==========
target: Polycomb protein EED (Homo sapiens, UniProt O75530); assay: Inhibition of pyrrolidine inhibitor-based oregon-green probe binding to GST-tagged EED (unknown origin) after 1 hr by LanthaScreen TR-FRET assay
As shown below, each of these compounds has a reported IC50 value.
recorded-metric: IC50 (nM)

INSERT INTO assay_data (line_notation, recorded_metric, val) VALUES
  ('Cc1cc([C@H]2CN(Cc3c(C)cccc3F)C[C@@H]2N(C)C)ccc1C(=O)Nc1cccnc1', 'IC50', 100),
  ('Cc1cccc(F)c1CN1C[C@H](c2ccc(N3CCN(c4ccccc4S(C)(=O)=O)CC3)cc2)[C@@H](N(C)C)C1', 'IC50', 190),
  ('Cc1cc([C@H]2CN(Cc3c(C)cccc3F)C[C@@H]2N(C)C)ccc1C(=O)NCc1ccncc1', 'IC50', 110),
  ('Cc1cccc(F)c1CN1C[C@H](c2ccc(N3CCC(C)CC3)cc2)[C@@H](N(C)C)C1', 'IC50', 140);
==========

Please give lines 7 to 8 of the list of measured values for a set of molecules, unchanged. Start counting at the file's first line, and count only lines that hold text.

  ('Cc1cc([C@H]2CN(Cc3c(C)cccc3F)C[C@@H]2N(C)C)ccc1C(=O)NCc1ccncc1', 'IC50', 110),
  ('Cc1cccc(F)c1CN1C[C@H](c2ccc(N3CCC(C)CC3)cc2)[C@@H](N(C)C)C1', 'IC50', 140);